Companies vying for a bigger piece of that ecommerce pie need robust, unified technology systems that effectively streamline their operations and scale up as needed. Without a central ecommerce strategy, for example, companies can quickly fall behind the curve in a world where speed-to-market, fast delivery times, and good customer service are table stakes.

By integrating ERP with their ecommerce platforms, companies can automate their customer-facing operations on the front end while more efficiently managing their back-end processes. Going a step further, a direct alignment between ERP and ecommerce—versus a third-party add-on for an existing ERP—more completely closes that loop and helps companies avoid digital disconnect.

In this Q&A, SuiteCentric’s Owner and Founder Adam Baruh explains the top challenges facing today’s multi-channel operations and shows how an integrated ERP and commerce platform can solve those pain points (and more).

Q: As you look around at the ecommerce environment, where are companies running into the biggest challenges?

A: A large percentage of companies are still running on disjointed, patch-worked technologies and systems. That continues to be one of the biggest challenges for today’s businesses and is the catch 22 of technology evolving so quickly. This siloed approach creates major operational inefficiencies. It forces people to duplicate work, introduces a high number of errors, and leaves customer requests and concerns hanging while employees scramble to find the answers.

Q: How do changing customer demands come into play here?

A: They’re a huge factor. The new norm in retail, omnichannel, ensures that customers can find and get the products they want—when, where, and how they want that to happen—and also have an overall satisfactory experience regardless of what platform they’re using. In this new era of digital relationships, companies can’t afford to run their operations on disparate systems that don’t “talk” to one another.

Couple online shopping, pick & pack, delivery process, erp and commerce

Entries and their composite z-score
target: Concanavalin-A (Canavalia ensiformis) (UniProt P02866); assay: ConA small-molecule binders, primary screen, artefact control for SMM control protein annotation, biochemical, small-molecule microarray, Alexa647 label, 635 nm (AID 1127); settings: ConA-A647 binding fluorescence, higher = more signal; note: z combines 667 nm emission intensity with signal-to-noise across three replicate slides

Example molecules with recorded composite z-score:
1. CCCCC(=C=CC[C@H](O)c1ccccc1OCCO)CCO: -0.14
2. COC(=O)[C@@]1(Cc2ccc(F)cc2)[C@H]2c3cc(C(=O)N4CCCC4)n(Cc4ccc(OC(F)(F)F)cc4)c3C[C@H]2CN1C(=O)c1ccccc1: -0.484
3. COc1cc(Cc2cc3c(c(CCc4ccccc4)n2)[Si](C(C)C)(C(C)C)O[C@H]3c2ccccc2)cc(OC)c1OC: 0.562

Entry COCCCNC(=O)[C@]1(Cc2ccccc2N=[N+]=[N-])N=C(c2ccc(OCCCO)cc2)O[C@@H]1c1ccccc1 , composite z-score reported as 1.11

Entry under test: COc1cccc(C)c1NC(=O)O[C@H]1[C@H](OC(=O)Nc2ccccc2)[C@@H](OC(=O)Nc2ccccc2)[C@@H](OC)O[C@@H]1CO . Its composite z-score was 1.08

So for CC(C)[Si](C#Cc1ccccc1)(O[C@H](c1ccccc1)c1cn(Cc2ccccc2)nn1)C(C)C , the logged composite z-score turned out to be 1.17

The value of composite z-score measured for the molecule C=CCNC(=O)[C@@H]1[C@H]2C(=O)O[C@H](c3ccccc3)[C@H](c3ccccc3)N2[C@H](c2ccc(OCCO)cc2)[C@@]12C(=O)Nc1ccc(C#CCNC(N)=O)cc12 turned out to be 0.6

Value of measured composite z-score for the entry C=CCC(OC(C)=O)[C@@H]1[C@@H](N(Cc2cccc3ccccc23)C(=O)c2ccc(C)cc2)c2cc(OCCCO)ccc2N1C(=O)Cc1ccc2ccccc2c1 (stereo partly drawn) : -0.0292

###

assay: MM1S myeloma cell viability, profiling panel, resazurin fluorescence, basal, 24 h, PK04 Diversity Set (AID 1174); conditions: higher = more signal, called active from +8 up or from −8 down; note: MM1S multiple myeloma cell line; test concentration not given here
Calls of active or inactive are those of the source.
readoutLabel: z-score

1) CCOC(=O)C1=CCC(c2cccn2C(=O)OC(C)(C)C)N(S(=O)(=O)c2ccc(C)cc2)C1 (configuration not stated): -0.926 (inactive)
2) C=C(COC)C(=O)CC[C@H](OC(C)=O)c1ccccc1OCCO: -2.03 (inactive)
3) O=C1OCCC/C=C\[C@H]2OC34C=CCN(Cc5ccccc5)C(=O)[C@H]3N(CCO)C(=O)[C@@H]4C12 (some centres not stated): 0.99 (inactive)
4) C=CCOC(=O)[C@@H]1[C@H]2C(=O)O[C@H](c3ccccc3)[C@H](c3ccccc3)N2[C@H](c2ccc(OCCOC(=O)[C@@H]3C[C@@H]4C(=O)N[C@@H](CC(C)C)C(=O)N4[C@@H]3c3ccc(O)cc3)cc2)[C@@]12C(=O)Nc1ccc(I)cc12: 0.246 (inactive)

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Q: How do third-party apps like Shopify and Magento add to the problem?

A: Third-party applications require middleware. Shopify and Magento both need customized manipulations in order to “hook into” a company’s ERP platform, which we can do. But, NetSuite ERP eliminates the need for these third-party ecommerce apps and middleware while also providing a robust customer relationship management (CRM) platform and SuiteCommerce Advanced—all of which are neatly folded into one software package. The multi-channel company winds up with one single, true source of information.

Another part of the problem with third-party applications that require middleware is that they create another layer for the IT department to manage. Moreover, companies with rapidly changing marketing and other requirements will have an easier time going to market with a platform like SuiteCommerce Advanced. It doesn’t require any middleware development versus a third-party ecommerce platform, where implementing a new feature requires ecommerce development, and ERP configuration, in addition to middleware development.

Q: Which companies are most impacted by these issues?

A: Whether it’s a small startup that’s setting up its first online presence, a midsized B2B firm that’s in rapid growth mode or a mature B2C e-tailer that’s been running on disparate systems, all of these companies share the same need: an ecommerce platform that integrates directly with their enterprise resource planning (ERP) system.

The time and resource allocation requirements for managing and developing middleware can create unexpected challenges for any company. Companies with sophisticated go-to-market strategies or others that need to be able to react quickly to changes in the market are at a disadvantage compared to their competition, particularly if they have fully integrated systems.

Q: What are the top reasons that a company should integrate its ERP and commerce platform?

A: No middleware is required when using NetSuite’s fully integrated ecommerce platform. Since there’s no middleware, there’s no additional cost to manage the integration and no cost for the software. With IT resources unencumbered with middleware management, companies can focus on other strategic business initiatives and supporting sales goals.

Q: What are the other benefits of integrating ERP and commerce solutions?

A: They will have zero points of failure between their ERP and ecommerce website, CRM, and business management suite because they’ll be using a core extension of NetSuite’s database, which doesn’t require authentication. Also, all back-office and front-end (i.e., ecommerce) data become available in real-time, including all reports, transactions, inventory, key performance indicators (KPIs), 360-degree views of customers, and more. Companies that integrate their platforms can fully leverage automated workflows and customizations.

Combined, these benefits really help streamline the operational process, support omni-channel, and improve customer service levels.

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